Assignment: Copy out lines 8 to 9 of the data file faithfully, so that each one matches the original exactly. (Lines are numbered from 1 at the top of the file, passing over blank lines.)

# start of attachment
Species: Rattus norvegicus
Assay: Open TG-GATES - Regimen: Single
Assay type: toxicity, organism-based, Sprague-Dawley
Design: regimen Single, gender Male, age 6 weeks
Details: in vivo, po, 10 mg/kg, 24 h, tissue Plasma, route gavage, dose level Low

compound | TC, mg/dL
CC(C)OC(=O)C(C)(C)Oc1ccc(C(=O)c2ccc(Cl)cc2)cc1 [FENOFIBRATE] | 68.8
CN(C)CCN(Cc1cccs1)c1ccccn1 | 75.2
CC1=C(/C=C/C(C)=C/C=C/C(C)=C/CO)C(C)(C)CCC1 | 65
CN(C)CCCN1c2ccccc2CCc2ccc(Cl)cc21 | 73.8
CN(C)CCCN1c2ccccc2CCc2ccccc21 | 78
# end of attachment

CN(C)CCN(Cc1cccs1)c1ccccn1 | 75.2
CC1=C(/C=C/C(C)=C/C=C/C(C)=C/CO)C(C)(C)CCC1 | 65